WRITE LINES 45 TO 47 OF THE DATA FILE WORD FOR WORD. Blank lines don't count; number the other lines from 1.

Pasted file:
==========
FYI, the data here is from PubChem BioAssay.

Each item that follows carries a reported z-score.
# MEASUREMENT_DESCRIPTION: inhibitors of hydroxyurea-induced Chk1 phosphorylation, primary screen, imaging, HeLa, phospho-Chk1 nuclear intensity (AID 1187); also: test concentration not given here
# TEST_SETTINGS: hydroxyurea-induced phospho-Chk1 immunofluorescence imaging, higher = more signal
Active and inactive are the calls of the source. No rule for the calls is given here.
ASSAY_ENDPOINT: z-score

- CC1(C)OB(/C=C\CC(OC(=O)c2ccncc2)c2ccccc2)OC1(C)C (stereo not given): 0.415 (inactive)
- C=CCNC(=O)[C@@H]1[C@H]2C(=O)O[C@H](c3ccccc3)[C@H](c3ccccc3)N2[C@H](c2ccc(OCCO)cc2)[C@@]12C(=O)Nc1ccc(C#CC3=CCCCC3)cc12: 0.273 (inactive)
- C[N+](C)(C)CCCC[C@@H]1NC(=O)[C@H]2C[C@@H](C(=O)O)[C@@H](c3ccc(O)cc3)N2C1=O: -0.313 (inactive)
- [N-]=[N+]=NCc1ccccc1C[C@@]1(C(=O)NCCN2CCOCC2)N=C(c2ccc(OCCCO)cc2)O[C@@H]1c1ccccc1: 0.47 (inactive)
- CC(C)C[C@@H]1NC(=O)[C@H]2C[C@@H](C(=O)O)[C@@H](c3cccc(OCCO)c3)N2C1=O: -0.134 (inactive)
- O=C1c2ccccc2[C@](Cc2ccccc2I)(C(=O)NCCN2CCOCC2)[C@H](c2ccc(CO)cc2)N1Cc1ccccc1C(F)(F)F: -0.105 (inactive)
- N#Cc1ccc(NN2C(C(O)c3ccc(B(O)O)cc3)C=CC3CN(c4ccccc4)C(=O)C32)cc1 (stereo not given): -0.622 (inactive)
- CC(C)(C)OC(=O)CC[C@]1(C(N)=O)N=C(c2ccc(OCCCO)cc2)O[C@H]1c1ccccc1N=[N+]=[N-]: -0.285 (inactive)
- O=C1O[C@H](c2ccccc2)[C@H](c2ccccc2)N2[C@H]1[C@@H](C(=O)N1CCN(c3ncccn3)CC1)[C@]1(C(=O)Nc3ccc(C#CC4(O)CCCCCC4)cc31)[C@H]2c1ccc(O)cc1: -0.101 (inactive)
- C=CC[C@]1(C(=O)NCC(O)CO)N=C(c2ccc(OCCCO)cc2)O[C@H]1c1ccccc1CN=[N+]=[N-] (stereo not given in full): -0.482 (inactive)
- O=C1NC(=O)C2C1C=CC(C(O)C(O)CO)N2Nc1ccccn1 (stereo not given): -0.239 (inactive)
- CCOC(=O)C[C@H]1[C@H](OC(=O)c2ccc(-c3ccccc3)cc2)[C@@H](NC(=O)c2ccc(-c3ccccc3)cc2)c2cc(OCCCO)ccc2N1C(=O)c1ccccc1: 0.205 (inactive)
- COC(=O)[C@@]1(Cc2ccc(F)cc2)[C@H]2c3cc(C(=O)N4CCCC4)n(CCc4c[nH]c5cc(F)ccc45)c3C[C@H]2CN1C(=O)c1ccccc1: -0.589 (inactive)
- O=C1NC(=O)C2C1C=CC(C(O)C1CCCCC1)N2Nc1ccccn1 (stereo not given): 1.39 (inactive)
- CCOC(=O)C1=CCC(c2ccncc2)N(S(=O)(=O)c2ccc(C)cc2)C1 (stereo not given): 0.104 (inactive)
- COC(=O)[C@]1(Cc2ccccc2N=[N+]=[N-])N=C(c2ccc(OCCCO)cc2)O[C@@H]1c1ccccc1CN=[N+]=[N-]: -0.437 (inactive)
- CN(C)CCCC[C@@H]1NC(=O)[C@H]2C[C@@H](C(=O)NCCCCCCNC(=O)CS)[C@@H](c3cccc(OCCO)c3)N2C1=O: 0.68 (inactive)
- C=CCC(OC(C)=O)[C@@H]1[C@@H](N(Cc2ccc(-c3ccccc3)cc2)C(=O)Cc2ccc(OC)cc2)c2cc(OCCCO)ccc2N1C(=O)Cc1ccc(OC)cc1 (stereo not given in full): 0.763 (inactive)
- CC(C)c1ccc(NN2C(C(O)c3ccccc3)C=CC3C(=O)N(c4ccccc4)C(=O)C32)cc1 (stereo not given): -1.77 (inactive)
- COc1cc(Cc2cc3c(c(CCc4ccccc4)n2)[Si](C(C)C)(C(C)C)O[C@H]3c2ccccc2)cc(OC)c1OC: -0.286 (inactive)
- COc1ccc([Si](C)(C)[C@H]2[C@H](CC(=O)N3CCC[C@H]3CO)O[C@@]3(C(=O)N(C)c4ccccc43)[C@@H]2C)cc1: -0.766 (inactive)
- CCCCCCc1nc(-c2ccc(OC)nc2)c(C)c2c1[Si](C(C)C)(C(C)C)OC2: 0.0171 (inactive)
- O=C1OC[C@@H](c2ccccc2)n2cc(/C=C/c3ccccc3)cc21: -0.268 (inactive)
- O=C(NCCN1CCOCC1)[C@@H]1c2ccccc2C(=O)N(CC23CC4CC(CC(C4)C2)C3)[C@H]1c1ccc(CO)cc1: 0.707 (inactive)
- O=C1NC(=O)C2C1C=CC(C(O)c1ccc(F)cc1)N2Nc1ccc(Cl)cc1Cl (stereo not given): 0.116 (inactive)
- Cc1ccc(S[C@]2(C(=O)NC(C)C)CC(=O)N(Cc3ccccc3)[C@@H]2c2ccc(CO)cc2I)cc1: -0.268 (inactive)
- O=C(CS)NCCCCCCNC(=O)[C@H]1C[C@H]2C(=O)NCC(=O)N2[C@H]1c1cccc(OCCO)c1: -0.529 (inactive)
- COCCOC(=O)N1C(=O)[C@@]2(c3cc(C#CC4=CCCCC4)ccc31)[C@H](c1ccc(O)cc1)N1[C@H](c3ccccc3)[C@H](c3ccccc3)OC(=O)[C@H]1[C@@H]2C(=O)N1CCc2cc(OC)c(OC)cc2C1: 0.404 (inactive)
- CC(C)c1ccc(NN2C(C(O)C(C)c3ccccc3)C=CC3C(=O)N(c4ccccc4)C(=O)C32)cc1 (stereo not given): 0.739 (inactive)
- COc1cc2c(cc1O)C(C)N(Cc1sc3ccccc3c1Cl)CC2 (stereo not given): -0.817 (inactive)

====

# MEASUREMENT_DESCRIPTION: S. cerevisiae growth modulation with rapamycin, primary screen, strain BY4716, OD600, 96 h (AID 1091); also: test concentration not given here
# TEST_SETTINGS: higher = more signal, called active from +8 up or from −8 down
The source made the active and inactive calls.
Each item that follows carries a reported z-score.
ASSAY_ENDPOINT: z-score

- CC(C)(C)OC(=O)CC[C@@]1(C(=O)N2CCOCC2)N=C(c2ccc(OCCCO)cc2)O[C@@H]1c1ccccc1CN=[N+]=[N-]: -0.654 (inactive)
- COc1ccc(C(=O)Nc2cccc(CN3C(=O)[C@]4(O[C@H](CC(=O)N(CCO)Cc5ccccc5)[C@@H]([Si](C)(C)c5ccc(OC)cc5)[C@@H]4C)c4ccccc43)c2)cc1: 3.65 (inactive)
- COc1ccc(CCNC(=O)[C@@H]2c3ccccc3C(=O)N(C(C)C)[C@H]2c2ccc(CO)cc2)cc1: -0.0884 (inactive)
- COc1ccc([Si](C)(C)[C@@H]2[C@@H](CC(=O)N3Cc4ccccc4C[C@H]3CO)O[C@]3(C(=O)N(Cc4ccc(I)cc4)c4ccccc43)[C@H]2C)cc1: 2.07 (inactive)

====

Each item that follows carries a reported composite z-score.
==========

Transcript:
- COc1ccc(CCNC(=O)[C@@H]2c3ccccc3C(=O)N(C(C)C)[C@H]2c2ccc(CO)cc2)cc1: -0.0884 (inactive)
- COc1ccc([Si](C)(C)[C@@H]2[C@@H](CC(=O)N3Cc4ccccc4C[C@H]3CO)O[C@]3(C(=O)N(Cc4ccc(I)cc4)c4ccccc43)[C@H]2C)cc1: 2.07 (inactive)

====